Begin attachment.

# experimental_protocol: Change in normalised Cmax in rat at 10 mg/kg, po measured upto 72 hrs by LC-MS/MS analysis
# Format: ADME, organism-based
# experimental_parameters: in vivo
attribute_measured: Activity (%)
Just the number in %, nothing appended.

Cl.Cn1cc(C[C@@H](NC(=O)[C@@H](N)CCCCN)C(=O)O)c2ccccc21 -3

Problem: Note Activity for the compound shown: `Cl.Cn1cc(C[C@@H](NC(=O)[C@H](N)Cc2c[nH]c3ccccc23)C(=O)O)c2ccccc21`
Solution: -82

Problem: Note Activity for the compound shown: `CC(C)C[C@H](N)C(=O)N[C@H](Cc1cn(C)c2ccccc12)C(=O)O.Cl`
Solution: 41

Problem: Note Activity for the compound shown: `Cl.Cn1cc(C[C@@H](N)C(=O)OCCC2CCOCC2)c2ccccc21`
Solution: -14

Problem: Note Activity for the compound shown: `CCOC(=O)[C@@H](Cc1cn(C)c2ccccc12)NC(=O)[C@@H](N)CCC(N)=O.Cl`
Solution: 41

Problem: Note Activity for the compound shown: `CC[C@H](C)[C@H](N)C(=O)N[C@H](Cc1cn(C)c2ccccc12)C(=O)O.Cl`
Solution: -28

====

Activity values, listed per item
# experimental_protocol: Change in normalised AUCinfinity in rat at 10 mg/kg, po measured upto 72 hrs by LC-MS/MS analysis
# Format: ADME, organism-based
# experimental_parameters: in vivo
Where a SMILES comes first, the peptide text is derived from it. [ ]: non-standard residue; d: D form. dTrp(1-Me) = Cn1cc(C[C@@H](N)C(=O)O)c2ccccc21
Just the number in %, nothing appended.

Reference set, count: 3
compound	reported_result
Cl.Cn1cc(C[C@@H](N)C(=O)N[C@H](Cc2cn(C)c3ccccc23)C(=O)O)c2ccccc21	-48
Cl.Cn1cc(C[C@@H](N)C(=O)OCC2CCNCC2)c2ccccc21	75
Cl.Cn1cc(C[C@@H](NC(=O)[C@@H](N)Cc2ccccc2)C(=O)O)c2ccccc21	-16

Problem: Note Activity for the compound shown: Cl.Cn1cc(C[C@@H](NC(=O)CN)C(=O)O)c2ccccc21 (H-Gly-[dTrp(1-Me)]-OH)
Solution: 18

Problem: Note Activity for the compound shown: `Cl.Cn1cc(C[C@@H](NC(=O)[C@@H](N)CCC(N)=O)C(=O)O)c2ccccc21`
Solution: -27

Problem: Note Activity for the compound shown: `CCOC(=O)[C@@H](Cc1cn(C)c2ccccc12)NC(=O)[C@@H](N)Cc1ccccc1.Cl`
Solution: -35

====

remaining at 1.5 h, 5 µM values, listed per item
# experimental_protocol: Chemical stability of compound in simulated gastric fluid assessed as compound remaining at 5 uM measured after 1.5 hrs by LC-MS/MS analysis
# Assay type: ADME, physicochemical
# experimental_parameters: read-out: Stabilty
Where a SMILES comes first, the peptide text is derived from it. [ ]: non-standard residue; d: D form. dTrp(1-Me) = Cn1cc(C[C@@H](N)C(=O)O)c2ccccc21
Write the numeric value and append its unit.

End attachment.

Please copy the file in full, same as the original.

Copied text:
# experimental_protocol: Change in normalised Cmax in rat at 10 mg/kg, po measured upto 72 hrs by LC-MS/MS analysis
# Format: ADME, organism-based
# experimental_parameters: in vivo
attribute_measured: Activity (%)
Just the number in %, nothing appended.

Cl.Cn1cc(C[C@@H](NC(=O)[C@@H](N)CCCCN)C(=O)O)c2ccccc21 -3

Problem: Note Activity for the compound shown: `Cl.Cn1cc(C[C@@H](NC(=O)[C@H](N)Cc2c[nH]c3ccccc23)C(=O)O)c2ccccc21`
Solution: -82

Problem: Note Activity for the compound shown: `CC(C)C[C@H](N)C(=O)N[C@H](Cc1cn(C)c2ccccc12)C(=O)O.Cl`
Solution: 41

Problem: Note Activity for the compound shown: `Cl.Cn1cc(C[C@@H](N)C(=O)OCCC2CCOCC2)c2ccccc21`
Solution: -14

Problem: Note Activity for the compound shown: `CCOC(=O)[C@@H](Cc1cn(C)c2ccccc12)NC(=O)[C@@H](N)CCC(N)=O.Cl`
Solution: 41

Problem: Note Activity for the compound shown: `CC[C@H](C)[C@H](N)C(=O)N[C@H](Cc1cn(C)c2ccccc12)C(=O)O.Cl`
Solution: -28

====

Activity values, listed per item
# experimental_protocol: Change in normalised AUCinfinity in rat at 10 mg/kg, po measured upto 72 hrs by LC-MS/MS analysis
# Format: ADME, organism-based
# experimental_parameters: in vivo
Where a SMILES comes first, the peptide text is derived from it. [ ]: non-standard residue; d: D form. dTrp(1-Me) = Cn1cc(C[C@@H](N)C(=O)O)c2ccccc21
Just the number in %, nothing appended.

Reference set, count: 3
compound	reported_result
Cl.Cn1cc(C[C@@H](N)C(=O)N[C@H](Cc2cn(C)c3ccccc23)C(=O)O)c2ccccc21	-48
Cl.Cn1cc(C[C@@H](N)C(=O)OCC2CCNCC2)c2ccccc21	75
Cl.Cn1cc(C[C@@H](NC(=O)[C@@H](N)Cc2ccccc2)C(=O)O)c2ccccc21	-16

Problem: Note Activity for the compound shown: Cl.Cn1cc(C[C@@H](NC(=O)CN)C(=O)O)c2ccccc21 (H-Gly-[dTrp(1-Me)]-OH)
Solution: 18

Problem: Note Activity for the compound shown: `Cl.Cn1cc(C[C@@H](NC(=O)[C@@H](N)CCC(N)=O)C(=O)O)c2ccccc21`
Solution: -27

Problem: Note Activity for the compound shown: `CCOC(=O)[C@@H](Cc1cn(C)c2ccccc12)NC(=O)[C@@H](N)Cc1ccccc1.Cl`
Solution: -35

====

remaining at 1.5 h, 5 µM values, listed per item
# experimental_protocol: Chemical stability of compound in simulated gastric fluid assessed as compound remaining at 5 uM measured after 1.5 hrs by LC-MS/MS analysis
# Assay type: ADME, physicochemical
# experimental_parameters: read-out: Stabilty
Where a SMILES comes first, the peptide text is derived from it. [ ]: non-standard residue; d: D form. dTrp(1-Me) = Cn1cc(C[C@@H](N)C(=O)O)c2ccccc21
Write the numeric value and append its unit.